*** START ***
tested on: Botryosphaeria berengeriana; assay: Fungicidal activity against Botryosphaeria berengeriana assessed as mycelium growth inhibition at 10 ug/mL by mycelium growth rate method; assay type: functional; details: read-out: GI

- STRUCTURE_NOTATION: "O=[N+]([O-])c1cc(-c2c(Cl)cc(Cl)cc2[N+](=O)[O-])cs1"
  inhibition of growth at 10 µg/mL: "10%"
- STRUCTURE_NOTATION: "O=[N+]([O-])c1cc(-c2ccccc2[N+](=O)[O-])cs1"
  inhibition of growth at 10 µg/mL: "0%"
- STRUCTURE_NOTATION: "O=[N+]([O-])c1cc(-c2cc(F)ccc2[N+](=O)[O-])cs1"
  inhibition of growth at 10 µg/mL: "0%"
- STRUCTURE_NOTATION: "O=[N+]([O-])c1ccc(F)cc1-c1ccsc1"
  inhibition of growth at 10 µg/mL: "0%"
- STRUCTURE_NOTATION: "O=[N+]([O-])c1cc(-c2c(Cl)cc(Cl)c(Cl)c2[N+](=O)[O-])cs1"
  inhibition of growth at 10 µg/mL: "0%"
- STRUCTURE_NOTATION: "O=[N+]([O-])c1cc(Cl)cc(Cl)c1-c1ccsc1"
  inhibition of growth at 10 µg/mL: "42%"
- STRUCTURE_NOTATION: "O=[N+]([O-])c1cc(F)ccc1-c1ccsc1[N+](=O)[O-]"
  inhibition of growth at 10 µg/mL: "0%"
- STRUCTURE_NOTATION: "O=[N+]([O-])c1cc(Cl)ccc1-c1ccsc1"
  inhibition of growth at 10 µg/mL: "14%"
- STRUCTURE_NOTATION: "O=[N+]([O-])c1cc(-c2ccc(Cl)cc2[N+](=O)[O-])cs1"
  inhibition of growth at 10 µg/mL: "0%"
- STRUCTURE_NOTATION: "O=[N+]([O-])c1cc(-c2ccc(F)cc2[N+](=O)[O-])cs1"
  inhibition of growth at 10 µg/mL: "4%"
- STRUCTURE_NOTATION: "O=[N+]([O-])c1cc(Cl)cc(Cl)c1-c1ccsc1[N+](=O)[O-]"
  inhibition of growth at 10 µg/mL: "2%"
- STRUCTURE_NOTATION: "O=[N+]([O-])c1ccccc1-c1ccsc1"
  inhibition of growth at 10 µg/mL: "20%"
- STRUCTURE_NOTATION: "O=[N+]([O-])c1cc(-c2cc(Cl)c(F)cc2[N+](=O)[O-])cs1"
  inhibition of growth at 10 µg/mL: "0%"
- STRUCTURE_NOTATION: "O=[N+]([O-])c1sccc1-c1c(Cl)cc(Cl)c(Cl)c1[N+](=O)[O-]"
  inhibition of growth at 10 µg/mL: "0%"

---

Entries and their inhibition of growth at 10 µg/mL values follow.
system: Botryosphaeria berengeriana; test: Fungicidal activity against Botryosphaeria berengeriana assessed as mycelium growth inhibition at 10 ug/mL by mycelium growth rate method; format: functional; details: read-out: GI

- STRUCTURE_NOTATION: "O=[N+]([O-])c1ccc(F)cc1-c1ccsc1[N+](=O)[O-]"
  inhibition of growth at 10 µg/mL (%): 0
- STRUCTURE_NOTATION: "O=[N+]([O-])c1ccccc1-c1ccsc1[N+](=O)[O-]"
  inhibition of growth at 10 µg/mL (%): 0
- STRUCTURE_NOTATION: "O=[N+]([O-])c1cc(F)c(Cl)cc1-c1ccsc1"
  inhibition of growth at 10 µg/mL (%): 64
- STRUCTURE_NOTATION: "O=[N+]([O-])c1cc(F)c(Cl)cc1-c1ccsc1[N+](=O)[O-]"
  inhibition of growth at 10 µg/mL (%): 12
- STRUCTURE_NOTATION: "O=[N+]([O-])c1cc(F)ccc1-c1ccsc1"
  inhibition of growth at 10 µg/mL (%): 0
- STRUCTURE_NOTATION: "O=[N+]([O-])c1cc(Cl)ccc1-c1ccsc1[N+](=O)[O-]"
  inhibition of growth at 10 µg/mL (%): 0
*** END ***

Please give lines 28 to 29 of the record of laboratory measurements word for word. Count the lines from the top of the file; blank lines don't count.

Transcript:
- STRUCTURE_NOTATION: "O=[N+]([O-])c1sccc1-c1c(Cl)cc(Cl)c(Cl)c1[N+](=O)[O-]"
  inhibition of growth at 10 µg/mL: "0%"